On Saturday December 6th, members of the community dropped into Kurilpa Hall in Boundary Street West End to share their thoughts on the Kurilpa Master Plan.
The event was hosted by the Kuripla Futures Campaign Group (KFCG).
The KFCG is a network of Brisbane residents, community organisations and political organisations campaigning for community sensitive alternatives to the currently proposed Brisbane City Council’s Kurilpa Master Plan. The group considers that the current draft plan “..proposes sizable population growth but doesn’t add the necessary ingredients to ensure the basic needs of new, and existing residents, are met.”
The KFCG has set out its alternative vision on its website:
“Future Kurilpa would stretch along the banks of the Brisbane River between the cultural hubs of South Brisbane and West End, providing attractive space for entertainment, tourism and inner city living”.
KFCG members, Tim Quinn, Pam Bourke, Cate Paull, Helen Abrahams, Phil Heywood, Phil Vanderezeil and George Kassos set up information stands throughout the hall that were themed around: Heritage, History & Character, Parks and Green Space, Biodiveristy, Density and Height, and People, Community and Facilities.
Over 100 participants attended over the course of the three hour event. They were able to visit each information stand, ask questions, and vote on the issues of most concern to them.
Density, building height and green space emerged as the issues of greatest concern.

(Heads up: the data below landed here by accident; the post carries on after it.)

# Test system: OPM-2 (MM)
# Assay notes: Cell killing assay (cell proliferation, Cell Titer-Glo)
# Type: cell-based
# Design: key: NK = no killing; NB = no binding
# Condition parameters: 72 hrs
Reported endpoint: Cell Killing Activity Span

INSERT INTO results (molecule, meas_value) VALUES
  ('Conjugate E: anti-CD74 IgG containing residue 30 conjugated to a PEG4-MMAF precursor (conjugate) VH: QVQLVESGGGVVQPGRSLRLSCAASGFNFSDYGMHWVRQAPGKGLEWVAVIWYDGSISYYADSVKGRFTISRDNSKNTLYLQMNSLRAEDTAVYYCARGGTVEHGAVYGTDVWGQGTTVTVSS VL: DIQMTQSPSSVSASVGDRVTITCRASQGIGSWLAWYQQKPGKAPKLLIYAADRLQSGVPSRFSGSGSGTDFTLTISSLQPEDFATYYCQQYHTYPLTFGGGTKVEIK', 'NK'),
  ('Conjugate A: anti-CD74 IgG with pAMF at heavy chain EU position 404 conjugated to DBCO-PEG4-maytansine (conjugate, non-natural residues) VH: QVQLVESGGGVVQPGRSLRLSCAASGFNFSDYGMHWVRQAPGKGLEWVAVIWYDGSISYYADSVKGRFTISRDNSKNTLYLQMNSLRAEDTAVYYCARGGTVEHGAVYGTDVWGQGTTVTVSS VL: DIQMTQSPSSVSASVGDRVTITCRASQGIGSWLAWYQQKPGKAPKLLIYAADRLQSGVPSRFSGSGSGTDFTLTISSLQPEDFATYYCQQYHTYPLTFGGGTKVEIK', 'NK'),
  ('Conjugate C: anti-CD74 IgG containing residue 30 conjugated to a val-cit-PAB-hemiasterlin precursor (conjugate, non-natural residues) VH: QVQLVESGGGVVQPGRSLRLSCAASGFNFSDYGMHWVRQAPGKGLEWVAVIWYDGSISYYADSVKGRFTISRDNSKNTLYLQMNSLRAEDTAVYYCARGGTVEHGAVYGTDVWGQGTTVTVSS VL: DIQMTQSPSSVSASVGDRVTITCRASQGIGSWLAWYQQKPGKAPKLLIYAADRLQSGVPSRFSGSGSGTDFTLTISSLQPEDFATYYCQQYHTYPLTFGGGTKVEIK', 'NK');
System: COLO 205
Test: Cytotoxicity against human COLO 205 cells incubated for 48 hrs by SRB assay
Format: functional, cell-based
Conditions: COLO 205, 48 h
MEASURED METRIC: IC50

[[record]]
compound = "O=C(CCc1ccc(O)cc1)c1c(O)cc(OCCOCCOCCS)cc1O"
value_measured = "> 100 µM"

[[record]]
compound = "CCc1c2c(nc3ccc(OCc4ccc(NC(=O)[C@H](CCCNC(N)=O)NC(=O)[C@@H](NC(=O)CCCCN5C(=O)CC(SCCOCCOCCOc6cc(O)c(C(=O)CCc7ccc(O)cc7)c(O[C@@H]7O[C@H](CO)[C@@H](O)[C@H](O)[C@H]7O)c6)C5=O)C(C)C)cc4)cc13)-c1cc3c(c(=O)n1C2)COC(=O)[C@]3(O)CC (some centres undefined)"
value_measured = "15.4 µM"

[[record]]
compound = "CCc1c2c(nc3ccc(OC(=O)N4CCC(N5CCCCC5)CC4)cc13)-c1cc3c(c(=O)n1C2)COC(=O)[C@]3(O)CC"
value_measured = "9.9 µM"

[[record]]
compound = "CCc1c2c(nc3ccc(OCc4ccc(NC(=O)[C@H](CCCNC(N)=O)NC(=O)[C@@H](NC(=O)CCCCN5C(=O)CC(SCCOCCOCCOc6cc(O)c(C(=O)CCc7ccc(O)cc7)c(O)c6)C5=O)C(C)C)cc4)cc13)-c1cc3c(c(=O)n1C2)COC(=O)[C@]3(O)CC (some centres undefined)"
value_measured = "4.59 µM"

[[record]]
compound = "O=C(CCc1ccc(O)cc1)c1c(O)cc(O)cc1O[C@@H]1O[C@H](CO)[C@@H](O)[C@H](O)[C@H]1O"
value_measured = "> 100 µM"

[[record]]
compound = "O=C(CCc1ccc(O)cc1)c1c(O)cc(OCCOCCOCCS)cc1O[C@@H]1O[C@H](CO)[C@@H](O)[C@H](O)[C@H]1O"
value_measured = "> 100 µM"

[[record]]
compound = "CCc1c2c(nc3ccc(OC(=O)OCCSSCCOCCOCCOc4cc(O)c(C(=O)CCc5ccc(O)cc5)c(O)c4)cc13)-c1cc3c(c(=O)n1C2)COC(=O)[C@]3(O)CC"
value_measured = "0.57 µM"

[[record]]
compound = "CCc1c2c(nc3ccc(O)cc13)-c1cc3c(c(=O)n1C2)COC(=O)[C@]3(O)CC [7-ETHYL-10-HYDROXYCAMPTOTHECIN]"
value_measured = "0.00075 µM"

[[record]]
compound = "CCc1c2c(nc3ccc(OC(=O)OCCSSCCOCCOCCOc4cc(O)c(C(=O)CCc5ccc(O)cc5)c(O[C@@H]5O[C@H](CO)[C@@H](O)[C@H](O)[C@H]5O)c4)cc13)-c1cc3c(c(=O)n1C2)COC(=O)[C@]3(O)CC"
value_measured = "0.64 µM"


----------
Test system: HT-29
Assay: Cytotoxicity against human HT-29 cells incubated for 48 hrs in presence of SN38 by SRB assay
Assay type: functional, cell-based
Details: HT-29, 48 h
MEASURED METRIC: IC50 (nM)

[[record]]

A sample of participant comments are below. The full set of responses can be found on the KFCG’s web site:
- “As an early childhood educator, I recognise the high importance of nature in the lives of young children. The more green space which disappears, the more butterflies, birds, wild plants and animals are lost. Keep diversity in Brisbane.”
- “As a teacher my concern is about the loss of educational facilities. I work in a state education facility which is overcrowded and this is not good for our students. This will happen to West End. One primary school and one high school will not be enough! Poor, poor planning.”
- “Brisbane is the most bio diverse city in Australia. So why doesn’t this plan mention environmental protection, biodiversity or climate change? A wasted opportunity.”
- “A ridiculous lack of planning integrity and foresight. What legacy does this leave? What quality of life will this provide? Go back to good practical planning principles and lessons learned internationally when planning for healthy liveable cities.”
Over the next few weeks the KFCG plans to approach Brisbane City Council and the Lord Mayor to seek responses to community questions and concerns.